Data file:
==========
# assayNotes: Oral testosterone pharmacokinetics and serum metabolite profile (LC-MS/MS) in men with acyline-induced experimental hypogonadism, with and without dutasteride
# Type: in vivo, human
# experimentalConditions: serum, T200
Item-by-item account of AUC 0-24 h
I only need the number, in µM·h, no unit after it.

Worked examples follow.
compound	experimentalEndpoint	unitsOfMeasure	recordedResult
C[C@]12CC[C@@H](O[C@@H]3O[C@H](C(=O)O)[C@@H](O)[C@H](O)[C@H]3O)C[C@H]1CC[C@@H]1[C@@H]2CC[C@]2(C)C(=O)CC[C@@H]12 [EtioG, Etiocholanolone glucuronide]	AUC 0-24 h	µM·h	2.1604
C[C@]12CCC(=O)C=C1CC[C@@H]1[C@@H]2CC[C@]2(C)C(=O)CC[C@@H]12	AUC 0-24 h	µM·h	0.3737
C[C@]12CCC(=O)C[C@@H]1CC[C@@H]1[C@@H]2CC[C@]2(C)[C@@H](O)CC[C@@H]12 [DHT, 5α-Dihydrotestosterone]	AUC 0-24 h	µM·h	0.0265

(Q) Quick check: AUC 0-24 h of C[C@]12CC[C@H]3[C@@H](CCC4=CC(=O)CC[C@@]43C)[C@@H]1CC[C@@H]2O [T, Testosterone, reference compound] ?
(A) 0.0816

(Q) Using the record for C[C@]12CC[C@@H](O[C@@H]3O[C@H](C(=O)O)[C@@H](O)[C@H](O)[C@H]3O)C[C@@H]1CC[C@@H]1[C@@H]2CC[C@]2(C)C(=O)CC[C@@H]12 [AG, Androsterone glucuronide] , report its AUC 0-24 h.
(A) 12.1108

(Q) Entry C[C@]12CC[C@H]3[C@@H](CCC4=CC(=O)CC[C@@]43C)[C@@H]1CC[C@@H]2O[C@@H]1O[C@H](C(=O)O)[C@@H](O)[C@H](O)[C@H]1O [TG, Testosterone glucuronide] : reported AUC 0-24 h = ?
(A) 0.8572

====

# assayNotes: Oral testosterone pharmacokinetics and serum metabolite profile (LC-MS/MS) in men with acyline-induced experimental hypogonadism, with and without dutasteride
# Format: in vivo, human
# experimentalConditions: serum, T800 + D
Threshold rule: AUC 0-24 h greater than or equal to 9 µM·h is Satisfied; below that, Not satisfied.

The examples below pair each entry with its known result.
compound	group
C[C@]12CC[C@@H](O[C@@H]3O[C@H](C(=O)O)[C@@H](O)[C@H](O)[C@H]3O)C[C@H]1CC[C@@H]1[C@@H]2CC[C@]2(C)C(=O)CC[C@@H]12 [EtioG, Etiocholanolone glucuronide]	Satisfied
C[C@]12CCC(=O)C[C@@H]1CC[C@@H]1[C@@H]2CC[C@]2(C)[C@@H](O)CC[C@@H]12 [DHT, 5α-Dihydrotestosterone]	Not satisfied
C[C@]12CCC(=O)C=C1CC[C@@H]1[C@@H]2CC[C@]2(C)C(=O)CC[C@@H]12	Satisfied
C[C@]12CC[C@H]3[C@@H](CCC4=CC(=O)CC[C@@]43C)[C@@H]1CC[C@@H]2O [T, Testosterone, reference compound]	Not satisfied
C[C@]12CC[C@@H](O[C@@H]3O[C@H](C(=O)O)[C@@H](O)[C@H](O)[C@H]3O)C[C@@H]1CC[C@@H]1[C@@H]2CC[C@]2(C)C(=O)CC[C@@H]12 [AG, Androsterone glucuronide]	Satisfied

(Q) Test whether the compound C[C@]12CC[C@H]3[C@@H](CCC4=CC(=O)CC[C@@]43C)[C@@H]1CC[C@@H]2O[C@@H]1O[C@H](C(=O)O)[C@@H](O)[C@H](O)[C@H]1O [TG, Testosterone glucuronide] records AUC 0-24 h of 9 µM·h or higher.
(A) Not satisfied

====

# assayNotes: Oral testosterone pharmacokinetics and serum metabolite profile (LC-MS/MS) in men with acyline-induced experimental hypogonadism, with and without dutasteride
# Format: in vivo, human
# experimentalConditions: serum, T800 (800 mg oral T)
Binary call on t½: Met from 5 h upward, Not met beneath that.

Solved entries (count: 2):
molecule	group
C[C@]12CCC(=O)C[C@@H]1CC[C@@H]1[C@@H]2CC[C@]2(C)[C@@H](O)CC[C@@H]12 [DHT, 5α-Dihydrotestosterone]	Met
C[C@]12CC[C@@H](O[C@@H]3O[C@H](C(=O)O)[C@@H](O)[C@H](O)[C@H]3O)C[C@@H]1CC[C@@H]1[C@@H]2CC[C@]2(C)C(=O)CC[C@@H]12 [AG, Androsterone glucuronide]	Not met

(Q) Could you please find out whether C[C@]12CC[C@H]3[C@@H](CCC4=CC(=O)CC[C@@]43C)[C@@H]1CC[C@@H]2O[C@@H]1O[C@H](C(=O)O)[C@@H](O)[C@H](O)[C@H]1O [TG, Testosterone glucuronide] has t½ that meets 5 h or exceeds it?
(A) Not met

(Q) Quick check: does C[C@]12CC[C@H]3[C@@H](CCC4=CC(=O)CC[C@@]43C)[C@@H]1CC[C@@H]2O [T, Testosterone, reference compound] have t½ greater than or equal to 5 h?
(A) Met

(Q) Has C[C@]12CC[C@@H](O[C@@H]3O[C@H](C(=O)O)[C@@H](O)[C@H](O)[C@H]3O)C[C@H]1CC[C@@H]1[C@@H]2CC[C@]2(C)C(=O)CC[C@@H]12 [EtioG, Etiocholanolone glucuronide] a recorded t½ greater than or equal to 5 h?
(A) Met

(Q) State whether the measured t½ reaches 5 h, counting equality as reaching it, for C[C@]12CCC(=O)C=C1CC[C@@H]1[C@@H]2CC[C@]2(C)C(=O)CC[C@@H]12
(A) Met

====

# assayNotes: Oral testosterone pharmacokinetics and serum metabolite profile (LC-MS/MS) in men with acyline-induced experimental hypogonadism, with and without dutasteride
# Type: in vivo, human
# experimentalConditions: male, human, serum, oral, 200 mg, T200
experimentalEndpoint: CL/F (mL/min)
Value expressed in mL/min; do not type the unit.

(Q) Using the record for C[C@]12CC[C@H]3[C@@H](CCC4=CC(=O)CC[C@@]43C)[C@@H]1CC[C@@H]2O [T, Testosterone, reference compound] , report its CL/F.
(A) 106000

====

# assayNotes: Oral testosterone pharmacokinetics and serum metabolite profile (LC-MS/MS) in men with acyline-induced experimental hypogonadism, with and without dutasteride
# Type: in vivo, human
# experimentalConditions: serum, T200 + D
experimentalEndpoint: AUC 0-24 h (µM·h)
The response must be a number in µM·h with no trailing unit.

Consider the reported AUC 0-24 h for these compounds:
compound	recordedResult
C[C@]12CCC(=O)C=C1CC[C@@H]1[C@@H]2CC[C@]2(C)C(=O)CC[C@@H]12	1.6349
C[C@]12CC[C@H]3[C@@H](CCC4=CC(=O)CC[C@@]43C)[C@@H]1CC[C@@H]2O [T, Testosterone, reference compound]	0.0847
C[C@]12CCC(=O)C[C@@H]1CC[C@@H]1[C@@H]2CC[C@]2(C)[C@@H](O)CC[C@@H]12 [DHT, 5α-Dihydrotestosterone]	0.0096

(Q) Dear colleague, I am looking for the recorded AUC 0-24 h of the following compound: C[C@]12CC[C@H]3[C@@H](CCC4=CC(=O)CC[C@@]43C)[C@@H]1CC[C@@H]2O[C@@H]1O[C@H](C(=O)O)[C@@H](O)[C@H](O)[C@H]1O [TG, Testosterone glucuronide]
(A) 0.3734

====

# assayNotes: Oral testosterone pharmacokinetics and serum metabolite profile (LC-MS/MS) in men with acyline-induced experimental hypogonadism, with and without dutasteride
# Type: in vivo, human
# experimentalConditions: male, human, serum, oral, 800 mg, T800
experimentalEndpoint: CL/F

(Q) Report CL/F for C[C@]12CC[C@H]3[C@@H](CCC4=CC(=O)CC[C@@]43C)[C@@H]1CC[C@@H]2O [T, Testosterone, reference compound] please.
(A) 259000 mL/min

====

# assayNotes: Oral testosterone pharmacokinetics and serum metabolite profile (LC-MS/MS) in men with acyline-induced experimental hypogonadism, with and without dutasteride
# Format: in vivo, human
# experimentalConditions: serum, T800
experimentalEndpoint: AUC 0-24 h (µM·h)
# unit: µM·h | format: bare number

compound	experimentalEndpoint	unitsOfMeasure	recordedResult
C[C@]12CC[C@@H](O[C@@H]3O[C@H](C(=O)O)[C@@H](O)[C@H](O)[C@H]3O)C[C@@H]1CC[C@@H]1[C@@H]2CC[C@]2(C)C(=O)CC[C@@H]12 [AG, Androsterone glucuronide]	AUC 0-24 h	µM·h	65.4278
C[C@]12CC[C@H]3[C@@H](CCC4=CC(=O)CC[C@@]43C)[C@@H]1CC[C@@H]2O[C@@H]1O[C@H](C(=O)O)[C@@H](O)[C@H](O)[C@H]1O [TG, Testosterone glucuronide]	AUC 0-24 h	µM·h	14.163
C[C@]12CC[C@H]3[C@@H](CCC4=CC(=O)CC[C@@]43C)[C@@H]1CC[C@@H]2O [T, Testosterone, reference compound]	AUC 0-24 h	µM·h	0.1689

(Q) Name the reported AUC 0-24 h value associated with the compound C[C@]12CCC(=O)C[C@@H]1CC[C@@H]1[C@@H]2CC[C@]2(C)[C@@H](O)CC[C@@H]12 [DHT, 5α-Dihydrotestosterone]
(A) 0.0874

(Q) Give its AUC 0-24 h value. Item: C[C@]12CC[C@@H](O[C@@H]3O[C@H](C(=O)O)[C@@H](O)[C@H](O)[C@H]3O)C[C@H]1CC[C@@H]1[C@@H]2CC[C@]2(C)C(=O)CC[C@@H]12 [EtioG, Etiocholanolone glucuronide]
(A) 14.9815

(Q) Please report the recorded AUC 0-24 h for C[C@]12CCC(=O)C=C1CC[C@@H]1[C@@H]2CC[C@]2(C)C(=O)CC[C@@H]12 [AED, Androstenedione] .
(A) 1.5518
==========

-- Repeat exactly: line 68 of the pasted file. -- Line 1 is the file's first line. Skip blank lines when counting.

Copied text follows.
(A) 0.3734